A Model of Symmetry Breaking in Collective Decisions

Heiko Hamann, Bernd Meyer, Thomas Schmickl, Karl Crailsheim
Simulation of Adaptive Behavior (SAB'10) (2010)


  Symmetry breaking is commonly found in self-organized collective
  decision making. It serves an important functional role,
  specifically in biological and bio-inspired systems. The analysis of
  symmetry breaking is thus an important key to understanding
  self-organized decision making. However, in many systems of
  practical importance available analytic methods cannot be applied
  due to the complexity of the scenario and consequentially the
  model. This applies specifically to self-organization in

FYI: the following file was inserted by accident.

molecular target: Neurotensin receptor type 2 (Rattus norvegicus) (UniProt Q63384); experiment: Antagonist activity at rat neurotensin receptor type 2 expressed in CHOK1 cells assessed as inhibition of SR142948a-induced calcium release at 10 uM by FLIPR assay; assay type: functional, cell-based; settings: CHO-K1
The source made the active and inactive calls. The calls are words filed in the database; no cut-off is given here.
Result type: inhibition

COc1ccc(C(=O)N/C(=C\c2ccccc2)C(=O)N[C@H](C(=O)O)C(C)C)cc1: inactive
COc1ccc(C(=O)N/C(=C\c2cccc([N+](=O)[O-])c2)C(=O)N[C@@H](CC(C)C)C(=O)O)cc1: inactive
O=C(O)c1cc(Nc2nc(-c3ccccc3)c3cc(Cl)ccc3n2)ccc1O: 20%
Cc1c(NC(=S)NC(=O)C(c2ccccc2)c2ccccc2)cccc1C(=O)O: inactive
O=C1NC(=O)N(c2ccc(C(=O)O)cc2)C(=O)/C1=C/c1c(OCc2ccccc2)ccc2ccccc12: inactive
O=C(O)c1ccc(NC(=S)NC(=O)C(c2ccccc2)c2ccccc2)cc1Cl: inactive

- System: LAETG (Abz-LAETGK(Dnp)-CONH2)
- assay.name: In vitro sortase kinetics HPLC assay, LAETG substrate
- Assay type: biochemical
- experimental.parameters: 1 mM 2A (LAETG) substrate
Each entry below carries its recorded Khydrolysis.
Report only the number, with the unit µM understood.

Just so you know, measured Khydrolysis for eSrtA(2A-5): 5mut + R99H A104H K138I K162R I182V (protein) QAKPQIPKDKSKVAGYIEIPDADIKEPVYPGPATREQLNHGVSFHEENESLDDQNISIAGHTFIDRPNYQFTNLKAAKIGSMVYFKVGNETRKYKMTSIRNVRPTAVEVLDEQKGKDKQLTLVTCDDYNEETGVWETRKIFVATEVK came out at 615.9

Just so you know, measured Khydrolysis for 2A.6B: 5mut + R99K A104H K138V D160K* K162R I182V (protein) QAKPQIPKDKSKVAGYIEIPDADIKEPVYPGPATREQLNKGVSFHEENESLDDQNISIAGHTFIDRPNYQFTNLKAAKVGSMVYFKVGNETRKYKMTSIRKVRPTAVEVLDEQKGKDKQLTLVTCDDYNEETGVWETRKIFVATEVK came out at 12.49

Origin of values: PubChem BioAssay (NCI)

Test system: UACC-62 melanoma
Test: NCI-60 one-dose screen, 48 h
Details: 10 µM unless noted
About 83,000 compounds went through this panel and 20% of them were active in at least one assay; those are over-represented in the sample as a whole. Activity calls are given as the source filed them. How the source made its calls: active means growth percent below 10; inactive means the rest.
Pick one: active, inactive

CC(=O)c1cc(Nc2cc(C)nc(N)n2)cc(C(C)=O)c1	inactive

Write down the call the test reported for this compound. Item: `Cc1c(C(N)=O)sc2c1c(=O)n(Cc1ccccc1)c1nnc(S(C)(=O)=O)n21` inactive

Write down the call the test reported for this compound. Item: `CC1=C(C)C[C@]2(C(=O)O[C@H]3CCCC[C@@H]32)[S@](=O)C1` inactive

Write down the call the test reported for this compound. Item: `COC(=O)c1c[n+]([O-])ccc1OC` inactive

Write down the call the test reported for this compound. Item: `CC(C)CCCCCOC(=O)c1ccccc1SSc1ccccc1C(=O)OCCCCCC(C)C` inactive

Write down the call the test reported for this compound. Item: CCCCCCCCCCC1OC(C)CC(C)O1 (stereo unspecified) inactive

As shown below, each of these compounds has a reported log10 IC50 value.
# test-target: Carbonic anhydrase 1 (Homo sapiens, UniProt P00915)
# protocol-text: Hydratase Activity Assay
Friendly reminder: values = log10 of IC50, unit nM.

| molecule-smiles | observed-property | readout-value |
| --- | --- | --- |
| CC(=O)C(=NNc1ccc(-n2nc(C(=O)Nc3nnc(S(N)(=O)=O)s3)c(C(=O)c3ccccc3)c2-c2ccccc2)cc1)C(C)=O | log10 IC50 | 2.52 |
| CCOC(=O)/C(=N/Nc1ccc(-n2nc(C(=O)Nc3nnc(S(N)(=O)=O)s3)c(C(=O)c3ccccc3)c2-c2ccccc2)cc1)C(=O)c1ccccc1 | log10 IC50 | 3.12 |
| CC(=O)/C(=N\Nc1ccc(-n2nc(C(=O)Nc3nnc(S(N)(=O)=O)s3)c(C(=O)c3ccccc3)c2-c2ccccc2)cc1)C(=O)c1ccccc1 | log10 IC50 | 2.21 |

bio-inspired engineering. We propose a new modeling approach which
  allows us to formally analyze important properties of such
  processes. The core idea of our approach is to infer a compact model
  based on stochastic processes for a one-dimensional symmetry
  parameter. This enables us to analyze the fundamental properties of
  even complex collective decision making processes via Fokker--Planck
  theory. We are able to quantitatively address the effectiveness of
  symmetry breaking, the stability, the time taken to reach a
  consensus, and other parameters. This is demonstrated with two
  examples from swarm robotics.

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